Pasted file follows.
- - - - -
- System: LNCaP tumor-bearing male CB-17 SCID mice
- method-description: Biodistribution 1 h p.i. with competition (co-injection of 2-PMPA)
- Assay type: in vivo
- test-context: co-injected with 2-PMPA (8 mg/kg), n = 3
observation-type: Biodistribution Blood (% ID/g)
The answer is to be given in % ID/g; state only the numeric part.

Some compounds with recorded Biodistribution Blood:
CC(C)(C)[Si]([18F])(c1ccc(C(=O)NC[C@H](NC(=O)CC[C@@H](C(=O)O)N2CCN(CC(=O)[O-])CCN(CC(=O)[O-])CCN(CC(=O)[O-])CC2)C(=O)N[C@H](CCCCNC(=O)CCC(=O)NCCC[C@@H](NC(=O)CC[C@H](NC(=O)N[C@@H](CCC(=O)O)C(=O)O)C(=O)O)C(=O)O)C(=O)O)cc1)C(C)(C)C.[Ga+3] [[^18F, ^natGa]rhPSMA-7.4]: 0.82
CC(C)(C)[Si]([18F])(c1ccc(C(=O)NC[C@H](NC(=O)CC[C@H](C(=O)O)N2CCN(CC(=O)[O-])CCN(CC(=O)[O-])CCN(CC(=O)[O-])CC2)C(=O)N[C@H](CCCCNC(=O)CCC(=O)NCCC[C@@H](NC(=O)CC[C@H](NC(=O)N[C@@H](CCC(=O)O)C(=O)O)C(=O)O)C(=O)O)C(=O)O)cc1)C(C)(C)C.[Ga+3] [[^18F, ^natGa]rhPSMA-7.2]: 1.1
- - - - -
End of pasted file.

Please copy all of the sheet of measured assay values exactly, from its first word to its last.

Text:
- System: LNCaP tumor-bearing male CB-17 SCID mice
- method-description: Biodistribution 1 h p.i. with competition (co-injection of 2-PMPA)
- Assay type: in vivo
- test-context: co-injected with 2-PMPA (8 mg/kg), n = 3
observation-type: Biodistribution Blood (% ID/g)
The answer is to be given in % ID/g; state only the numeric part.

Some compounds with recorded Biodistribution Blood:
CC(C)(C)[Si]([18F])(c1ccc(C(=O)NC[C@H](NC(=O)CC[C@@H](C(=O)O)N2CCN(CC(=O)[O-])CCN(CC(=O)[O-])CCN(CC(=O)[O-])CC2)C(=O)N[C@H](CCCCNC(=O)CCC(=O)NCCC[C@@H](NC(=O)CC[C@H](NC(=O)N[C@@H](CCC(=O)O)C(=O)O)C(=O)O)C(=O)O)C(=O)O)cc1)C(C)(C)C.[Ga+3] [[^18F, ^natGa]rhPSMA-7.4]: 0.82
CC(C)(C)[Si]([18F])(c1ccc(C(=O)NC[C@H](NC(=O)CC[C@H](C(=O)O)N2CCN(CC(=O)[O-])CCN(CC(=O)[O-])CCN(CC(=O)[O-])CC2)C(=O)N[C@H](CCCCNC(=O)CCC(=O)NCCC[C@@H](NC(=O)CC[C@H](NC(=O)N[C@@H](CCC(=O)O)C(=O)O)C(=O)O)C(=O)O)C(=O)O)cc1)C(C)(C)C.[Ga+3] [[^18F, ^natGa]rhPSMA-7.2]: 1.1